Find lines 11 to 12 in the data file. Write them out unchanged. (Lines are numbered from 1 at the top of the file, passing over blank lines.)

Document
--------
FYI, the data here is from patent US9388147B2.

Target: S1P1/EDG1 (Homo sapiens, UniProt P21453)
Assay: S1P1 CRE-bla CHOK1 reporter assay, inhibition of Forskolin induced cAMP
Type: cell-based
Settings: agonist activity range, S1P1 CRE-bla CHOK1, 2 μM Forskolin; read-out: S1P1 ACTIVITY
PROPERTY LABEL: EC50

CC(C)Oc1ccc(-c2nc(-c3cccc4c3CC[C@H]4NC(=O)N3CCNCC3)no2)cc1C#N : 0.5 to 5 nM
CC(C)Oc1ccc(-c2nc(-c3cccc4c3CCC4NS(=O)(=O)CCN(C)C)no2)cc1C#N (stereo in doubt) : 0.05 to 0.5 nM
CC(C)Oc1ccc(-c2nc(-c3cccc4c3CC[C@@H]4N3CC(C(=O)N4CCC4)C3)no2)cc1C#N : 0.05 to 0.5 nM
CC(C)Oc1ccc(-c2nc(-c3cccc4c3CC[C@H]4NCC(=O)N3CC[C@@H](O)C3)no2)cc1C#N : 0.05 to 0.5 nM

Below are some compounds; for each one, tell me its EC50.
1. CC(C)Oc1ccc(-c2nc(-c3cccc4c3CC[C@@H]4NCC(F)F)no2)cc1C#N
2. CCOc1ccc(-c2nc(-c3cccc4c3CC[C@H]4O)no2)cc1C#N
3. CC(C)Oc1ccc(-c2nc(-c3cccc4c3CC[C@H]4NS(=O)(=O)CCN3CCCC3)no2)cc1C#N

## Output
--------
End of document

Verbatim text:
Below are some compounds; for each one, tell me its EC50.
1. CC(C)Oc1ccc(-c2nc(-c3cccc4c3CC[C@@H]4NCC(F)F)no2)cc1C#N